Two international research consortia led by the University of Tartu received €30 million from the European Commission each for the development of two research centres in Estonia over the next six years. One of the centres deals with the digitalisation of synthetic biology and the other with personalised medicine. The Estonian state will also give €30 million. Besides research excellence, the centres will boost the development of digitalised bioindustry and start-ups working on data-based health services.
The consortium DigiBio led by Mart Loog, Professor of Molecular Systems Biology at the University of Tartu, aims to combine synthetic biology with computer science and thereby achieve a quality leap both in biosciences and the industry using biotechnology. University of Tartu researchers have been studying cellular processes, their management and remodelling for years. "Now, we are planning to set up a digitalised unit for designing and building cell systems that is linked to IT units engaged in big data processing and machine learning. With the help of our partners from Denmark, we are developing a unique centre in the region, the work of which will also foster the development of new biotech-related IT start-ups and the bioindustry," said Loog.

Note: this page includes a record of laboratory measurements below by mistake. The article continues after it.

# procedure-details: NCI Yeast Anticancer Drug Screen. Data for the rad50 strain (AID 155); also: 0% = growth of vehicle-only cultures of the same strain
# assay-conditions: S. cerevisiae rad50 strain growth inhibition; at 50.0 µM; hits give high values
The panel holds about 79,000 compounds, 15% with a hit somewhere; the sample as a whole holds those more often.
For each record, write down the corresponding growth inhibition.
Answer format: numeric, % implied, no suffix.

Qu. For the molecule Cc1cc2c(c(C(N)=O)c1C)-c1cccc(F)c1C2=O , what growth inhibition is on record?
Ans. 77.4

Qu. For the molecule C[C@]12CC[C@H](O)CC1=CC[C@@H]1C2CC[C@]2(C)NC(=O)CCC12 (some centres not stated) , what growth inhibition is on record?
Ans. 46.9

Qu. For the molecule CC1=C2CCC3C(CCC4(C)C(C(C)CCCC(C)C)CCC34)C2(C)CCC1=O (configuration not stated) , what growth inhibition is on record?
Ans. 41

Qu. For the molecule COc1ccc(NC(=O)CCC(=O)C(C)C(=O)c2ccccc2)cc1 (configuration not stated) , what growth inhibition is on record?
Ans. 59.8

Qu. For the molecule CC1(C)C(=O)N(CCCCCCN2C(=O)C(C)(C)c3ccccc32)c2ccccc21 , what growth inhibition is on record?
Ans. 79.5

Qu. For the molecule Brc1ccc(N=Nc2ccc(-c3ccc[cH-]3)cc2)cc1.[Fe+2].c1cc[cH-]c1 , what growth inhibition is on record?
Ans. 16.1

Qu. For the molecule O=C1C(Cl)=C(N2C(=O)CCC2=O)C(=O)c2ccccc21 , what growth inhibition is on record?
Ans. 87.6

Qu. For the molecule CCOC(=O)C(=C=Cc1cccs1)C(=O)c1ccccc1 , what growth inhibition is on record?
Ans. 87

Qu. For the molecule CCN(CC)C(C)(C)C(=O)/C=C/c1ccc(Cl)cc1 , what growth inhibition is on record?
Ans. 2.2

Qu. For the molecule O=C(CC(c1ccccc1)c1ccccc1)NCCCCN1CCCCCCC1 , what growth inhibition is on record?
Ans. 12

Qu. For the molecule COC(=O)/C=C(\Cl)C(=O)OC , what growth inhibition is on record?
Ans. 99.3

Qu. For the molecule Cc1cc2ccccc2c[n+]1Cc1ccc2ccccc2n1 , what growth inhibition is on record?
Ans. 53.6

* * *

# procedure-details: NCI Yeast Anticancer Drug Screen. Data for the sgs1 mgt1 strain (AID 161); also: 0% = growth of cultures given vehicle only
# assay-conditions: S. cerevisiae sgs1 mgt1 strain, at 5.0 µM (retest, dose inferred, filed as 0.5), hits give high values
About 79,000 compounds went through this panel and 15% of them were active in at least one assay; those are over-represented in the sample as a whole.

The consortium on personalised medicine, led by Mait Metspalu, Professor of Evolutionary Genomics at the University of Tartu, aims to establish a personalised medicine R&D centre of international excellence in Estonia in collaboration with Tartu University Hospital. It will bring together expertise in genetics, IT, clinical medicine, public health and socio-economic analyses to explore all stages of implementing personalised medicine in an integrated way. The project will involve research, evaluating the utility and cost-effectiveness of personalised healthcare services through clinical trials, making electronic health records more usable and supporting innovation.
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